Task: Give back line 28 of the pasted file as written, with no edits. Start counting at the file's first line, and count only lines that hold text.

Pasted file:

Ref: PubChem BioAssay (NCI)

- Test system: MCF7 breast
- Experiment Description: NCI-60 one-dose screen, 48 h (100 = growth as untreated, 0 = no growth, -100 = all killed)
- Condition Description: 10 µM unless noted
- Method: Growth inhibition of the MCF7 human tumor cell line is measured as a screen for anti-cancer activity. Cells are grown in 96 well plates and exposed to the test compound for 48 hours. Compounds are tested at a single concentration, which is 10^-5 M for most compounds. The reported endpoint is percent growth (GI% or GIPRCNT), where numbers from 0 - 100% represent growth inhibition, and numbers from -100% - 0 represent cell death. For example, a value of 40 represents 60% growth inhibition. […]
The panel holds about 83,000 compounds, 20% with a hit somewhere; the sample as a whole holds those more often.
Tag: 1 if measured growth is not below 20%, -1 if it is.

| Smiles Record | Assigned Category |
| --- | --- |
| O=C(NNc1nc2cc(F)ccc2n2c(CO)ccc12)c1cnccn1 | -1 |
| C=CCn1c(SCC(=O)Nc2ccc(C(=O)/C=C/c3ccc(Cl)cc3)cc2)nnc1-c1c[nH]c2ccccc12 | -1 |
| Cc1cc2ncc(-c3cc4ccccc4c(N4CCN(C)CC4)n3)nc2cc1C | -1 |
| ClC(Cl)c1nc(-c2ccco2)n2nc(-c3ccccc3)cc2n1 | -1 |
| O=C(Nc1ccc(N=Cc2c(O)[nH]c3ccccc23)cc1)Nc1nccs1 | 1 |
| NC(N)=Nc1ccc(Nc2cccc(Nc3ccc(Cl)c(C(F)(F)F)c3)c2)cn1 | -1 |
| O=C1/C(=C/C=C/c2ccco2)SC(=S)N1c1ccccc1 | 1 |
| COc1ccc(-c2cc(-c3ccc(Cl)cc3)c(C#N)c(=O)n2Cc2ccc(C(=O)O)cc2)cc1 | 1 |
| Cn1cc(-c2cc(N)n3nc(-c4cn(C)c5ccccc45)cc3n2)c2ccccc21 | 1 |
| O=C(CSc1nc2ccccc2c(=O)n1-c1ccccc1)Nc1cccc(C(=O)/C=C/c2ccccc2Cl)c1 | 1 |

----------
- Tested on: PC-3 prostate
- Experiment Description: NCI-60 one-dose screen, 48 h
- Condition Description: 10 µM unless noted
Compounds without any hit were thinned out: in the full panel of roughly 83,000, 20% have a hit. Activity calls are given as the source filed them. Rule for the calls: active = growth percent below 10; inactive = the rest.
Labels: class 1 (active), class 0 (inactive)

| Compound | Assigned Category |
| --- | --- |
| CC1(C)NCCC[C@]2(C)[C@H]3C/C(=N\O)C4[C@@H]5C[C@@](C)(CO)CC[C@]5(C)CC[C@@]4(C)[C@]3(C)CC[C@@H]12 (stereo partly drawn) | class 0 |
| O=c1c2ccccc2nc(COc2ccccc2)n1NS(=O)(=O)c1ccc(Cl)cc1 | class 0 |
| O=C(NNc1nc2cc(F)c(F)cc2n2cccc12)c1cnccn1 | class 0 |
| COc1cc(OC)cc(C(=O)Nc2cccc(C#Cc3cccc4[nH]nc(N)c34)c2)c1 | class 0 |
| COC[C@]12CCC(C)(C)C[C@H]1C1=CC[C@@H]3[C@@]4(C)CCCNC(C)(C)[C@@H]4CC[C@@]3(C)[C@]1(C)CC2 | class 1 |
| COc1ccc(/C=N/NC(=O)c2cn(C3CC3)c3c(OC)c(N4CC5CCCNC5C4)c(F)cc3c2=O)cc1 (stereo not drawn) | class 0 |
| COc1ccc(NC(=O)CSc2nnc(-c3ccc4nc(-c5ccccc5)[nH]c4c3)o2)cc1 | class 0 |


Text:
| CC1(C)NCCC[C@]2(C)[C@H]3C/C(=N\O)C4[C@@H]5C[C@@](C)(CO)CC[C@]5(C)CC[C@@]4(C)[C@]3(C)CC[C@@H]12 (stereo partly drawn) | class 0 |